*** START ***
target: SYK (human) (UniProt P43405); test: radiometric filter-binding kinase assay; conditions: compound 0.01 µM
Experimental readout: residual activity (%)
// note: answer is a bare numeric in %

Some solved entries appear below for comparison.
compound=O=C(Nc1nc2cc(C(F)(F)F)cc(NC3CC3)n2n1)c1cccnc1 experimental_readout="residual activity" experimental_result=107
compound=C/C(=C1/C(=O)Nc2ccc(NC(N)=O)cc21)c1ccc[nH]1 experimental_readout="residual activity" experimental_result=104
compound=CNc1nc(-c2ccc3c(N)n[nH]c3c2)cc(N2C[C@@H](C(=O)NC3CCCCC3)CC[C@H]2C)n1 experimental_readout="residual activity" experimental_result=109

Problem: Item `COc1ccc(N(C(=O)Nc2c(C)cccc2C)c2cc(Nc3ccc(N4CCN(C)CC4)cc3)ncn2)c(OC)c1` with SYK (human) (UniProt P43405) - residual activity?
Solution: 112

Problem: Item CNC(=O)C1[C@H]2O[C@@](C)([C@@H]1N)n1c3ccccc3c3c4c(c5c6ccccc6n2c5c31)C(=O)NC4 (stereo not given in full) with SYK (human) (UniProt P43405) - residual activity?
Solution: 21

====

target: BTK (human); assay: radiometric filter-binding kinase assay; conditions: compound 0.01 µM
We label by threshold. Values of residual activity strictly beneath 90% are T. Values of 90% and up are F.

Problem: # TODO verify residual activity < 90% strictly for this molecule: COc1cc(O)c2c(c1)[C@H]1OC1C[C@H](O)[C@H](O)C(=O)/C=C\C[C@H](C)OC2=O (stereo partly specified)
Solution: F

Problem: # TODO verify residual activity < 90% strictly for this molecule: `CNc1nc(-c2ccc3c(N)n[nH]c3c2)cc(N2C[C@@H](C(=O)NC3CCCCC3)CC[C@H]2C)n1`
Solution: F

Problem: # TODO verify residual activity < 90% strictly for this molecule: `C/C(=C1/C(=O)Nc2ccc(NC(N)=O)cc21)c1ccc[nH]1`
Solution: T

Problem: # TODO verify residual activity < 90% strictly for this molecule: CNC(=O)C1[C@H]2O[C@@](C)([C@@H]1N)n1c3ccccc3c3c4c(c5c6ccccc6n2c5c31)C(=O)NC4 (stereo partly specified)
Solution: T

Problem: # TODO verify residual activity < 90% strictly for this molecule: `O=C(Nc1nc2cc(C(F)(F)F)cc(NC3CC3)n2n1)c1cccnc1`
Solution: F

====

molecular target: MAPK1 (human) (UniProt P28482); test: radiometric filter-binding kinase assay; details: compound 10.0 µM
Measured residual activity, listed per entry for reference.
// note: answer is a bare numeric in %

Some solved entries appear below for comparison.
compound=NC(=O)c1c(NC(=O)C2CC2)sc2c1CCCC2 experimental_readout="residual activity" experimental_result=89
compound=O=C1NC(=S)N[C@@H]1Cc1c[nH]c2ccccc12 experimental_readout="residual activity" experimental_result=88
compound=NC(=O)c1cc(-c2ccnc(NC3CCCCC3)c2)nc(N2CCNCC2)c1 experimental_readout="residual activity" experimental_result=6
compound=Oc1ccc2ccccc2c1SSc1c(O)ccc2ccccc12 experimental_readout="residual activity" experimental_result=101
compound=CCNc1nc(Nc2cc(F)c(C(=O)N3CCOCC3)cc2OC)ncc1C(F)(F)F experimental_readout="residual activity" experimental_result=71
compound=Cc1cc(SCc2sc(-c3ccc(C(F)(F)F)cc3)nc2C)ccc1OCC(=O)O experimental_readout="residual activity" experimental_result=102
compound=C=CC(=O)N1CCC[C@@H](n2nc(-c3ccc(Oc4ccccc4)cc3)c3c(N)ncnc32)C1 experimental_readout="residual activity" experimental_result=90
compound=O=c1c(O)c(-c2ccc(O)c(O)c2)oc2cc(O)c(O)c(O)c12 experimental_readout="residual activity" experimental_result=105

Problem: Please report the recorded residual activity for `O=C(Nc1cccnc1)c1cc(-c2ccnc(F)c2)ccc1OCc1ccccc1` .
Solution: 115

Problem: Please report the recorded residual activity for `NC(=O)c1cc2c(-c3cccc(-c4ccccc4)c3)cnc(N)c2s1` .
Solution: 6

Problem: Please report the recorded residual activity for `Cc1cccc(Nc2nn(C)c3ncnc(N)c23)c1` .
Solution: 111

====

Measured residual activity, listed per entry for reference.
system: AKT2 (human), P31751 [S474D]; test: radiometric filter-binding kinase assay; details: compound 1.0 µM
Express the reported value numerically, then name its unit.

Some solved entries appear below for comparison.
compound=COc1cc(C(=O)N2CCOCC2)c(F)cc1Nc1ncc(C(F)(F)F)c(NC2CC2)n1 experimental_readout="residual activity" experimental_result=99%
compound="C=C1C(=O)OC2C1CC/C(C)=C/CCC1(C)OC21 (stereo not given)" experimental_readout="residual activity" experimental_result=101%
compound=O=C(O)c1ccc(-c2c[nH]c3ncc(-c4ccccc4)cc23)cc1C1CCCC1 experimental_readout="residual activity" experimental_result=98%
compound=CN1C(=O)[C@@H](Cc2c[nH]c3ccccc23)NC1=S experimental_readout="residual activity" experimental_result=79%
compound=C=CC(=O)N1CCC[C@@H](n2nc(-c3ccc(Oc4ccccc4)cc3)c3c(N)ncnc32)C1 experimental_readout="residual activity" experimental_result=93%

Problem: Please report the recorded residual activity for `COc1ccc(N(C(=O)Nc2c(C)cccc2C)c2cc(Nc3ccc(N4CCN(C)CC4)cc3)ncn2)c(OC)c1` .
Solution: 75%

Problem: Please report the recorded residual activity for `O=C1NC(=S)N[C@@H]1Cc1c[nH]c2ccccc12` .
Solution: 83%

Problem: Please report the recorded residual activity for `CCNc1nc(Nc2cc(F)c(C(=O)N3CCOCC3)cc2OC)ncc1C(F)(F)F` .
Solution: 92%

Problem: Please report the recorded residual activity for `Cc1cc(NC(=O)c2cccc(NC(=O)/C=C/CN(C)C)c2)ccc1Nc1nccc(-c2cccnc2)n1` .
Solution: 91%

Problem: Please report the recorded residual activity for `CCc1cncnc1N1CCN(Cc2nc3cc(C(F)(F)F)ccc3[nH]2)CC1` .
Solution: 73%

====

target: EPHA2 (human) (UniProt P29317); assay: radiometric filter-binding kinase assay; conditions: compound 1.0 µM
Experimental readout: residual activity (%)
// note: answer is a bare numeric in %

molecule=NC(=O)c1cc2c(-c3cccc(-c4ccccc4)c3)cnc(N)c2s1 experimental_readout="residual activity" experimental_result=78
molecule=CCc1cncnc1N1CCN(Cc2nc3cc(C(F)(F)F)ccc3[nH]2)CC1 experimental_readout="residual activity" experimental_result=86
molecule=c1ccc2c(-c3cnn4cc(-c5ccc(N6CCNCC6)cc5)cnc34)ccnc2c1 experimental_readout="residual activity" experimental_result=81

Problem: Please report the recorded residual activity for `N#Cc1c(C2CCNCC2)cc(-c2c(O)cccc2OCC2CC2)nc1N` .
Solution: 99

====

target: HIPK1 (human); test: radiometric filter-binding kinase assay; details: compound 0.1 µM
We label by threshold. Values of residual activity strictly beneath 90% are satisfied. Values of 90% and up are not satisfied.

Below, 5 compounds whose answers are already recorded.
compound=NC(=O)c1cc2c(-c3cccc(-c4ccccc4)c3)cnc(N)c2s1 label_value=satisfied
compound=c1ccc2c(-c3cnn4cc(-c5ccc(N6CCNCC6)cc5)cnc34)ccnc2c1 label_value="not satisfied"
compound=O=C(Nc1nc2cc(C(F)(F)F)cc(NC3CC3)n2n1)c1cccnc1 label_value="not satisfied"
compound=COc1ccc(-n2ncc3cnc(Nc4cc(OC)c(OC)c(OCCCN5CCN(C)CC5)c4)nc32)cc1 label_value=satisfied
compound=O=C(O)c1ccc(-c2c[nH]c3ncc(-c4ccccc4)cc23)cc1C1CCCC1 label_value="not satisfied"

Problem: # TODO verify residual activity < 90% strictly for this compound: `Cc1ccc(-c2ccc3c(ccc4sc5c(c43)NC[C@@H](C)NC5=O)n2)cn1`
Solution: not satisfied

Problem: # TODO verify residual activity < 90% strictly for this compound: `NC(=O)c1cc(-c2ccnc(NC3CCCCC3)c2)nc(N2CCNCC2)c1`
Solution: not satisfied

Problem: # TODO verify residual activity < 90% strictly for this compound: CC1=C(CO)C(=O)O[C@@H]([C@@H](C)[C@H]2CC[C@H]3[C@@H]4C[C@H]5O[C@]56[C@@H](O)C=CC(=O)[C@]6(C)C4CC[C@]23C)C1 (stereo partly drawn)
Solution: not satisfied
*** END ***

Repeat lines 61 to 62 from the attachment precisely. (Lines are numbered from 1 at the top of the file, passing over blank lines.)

Solution: 91%

Problem: Please report the recorded residual activity for `CCc1cncnc1N1CCN(Cc2nc3cc(C(F)(F)F)ccc3[nH]2)CC1` .